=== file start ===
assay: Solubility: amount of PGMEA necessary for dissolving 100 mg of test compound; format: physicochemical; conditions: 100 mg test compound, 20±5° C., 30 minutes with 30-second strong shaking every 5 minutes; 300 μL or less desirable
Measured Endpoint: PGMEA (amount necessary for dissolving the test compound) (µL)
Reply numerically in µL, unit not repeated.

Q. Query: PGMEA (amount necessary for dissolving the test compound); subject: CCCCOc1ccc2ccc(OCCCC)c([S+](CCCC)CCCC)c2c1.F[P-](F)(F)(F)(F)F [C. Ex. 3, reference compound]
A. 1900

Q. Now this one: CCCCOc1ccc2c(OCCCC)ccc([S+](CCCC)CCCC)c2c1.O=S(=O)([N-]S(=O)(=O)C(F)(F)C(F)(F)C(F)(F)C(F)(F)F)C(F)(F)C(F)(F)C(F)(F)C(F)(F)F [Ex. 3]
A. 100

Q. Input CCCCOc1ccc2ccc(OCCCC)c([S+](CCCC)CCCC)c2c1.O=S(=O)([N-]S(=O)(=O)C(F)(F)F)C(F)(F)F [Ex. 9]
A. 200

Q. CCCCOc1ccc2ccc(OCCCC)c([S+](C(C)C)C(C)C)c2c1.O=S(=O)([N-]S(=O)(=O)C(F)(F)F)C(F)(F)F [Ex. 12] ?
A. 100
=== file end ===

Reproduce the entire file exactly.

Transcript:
assay: Solubility: amount of PGMEA necessary for dissolving 100 mg of test compound; format: physicochemical; conditions: 100 mg test compound, 20±5° C., 30 minutes with 30-second strong shaking every 5 minutes; 300 μL or less desirable
Measured Endpoint: PGMEA (amount necessary for dissolving the test compound) (µL)
Reply numerically in µL, unit not repeated.

Q. Query: PGMEA (amount necessary for dissolving the test compound); subject: CCCCOc1ccc2ccc(OCCCC)c([S+](CCCC)CCCC)c2c1.F[P-](F)(F)(F)(F)F [C. Ex. 3, reference compound]
A. 1900

Q. Now this one: CCCCOc1ccc2c(OCCCC)ccc([S+](CCCC)CCCC)c2c1.O=S(=O)([N-]S(=O)(=O)C(F)(F)C(F)(F)C(F)(F)C(F)(F)F)C(F)(F)C(F)(F)C(F)(F)C(F)(F)F [Ex. 3]
A. 100

Q. Input CCCCOc1ccc2ccc(OCCCC)c([S+](CCCC)CCCC)c2c1.O=S(=O)([N-]S(=O)(=O)C(F)(F)F)C(F)(F)F [Ex. 9]
A. 200

Q. CCCCOc1ccc2ccc(OCCCC)c([S+](C(C)C)C(C)C)c2c1.O=S(=O)([N-]S(=O)(=O)C(F)(F)F)C(F)(F)F [Ex. 12] ?
A. 100